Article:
LONDON - Press freedom is under threat in Britain, according to media groups that warn that the government of Prime Minister Boris Johnson is fueling a growing climate of hostility and public distrust toward journalists.
Tensions between the government and the media have ramped up following recent newspaper revelations that the prime minister’s chief adviser, Dominic Cummings, broke lockdown rules when he was ill with the coronavirus by driving several hundred miles to visit family members.
The government said it would not answer questions from the publications that broke the story, the Daily Mirror and the Guardian, and issued a statement saying the prime minister’s office would not ‘waste [its] time answering a stream of false allegations about Mr. Cummings from campaigning newspapers.” That is disturbing language, said Rebecca Vincent of the press freedom group Reporters Without Borders.
“What we’re seeing in the U.K. at the moment is an acceleration of a really hostile approach by this government towards the press,” Vincent told VOA. “Stopping short of saying ‘fake news,’ we’re seeing a very alarming narrative being created, sort of allegations that credible newspapers are campaigning newspapers and that serious public interest reporting can be dismissed.”
Johnson insists that the stories are wrong. "A lot of what was written and said over Saturday and Sunday was false in respect to my adviser; it wasn't correct,” Johnson told a committee of lawmakers this week. However, neither Johnson nor Cummings has produced evidence to refute the newspaper allegations.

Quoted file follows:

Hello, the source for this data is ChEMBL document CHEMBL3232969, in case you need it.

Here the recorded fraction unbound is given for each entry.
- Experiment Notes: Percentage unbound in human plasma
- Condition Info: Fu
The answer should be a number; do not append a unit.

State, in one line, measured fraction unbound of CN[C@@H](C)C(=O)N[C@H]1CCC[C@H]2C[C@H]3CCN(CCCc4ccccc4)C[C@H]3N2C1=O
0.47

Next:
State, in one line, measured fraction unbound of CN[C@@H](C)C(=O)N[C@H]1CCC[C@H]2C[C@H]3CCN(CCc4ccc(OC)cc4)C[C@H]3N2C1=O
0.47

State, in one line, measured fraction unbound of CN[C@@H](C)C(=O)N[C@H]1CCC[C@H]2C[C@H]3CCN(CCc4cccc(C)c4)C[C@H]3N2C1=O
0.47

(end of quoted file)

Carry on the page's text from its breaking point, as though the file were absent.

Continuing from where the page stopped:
The British Society of Editors and the Foreign Press Association have complained that certain journalists are being excluded from virtual government press conferences. “No administration that believes in a free media — and this government has repeatedly stood by that assertion — can then decide which media it will respond to and which not. The mark of a government that truly supports free media is one that steps up to the plate and answers questions from all sources, even those it believes to be politically hostile,” Ian Murray, executive director of the Society of Editors, wrote this week.
Vincent warns that the virtual format of press conferences is being exploited to evade scrutiny: “Journalists’ mics are almost always cut immediately after they ask their initial question, or even sometimes just the first part of that question, with follow-up questions rarely allowed.”
Vincent believes the British government is copying elements of the Trump administration’s approach in the United States.
“Just because we’re not seeing this same sort of ‘fake news, corrupt media’ precisely being said, it is, we think, the British way of getting at that same thing, which is really fueling public hostility towards the media as well and eroding public trust in media. It’s no coincidence that terms like ‘scum media’ are trending online at the same time as government officials are behaving in this way.”
The prime minister’s office did not respond to VOA requests for comment. The government has denied it is curtailing press freedom.